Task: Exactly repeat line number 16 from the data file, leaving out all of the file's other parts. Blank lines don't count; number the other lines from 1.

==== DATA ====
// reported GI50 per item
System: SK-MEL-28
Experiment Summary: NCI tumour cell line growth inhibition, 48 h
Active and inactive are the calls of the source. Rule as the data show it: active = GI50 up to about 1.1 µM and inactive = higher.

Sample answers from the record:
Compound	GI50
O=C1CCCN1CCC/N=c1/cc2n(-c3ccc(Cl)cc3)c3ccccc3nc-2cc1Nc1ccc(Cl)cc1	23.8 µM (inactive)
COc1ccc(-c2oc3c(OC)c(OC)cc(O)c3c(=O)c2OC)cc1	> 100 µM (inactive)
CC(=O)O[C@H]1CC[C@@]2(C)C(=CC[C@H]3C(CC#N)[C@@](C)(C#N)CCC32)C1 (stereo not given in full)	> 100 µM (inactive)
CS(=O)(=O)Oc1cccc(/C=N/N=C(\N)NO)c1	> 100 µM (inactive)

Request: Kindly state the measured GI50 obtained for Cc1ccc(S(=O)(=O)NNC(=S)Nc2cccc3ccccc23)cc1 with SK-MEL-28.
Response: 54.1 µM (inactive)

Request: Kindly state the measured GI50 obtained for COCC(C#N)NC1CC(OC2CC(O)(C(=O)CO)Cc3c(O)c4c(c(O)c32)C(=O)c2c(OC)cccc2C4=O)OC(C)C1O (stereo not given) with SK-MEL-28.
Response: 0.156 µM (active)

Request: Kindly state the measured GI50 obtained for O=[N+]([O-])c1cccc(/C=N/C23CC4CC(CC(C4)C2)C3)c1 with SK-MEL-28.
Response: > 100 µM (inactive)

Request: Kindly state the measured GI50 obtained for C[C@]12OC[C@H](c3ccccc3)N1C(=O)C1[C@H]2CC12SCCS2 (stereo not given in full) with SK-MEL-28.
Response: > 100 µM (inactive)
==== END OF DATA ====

Response: > 100 µM (inactive)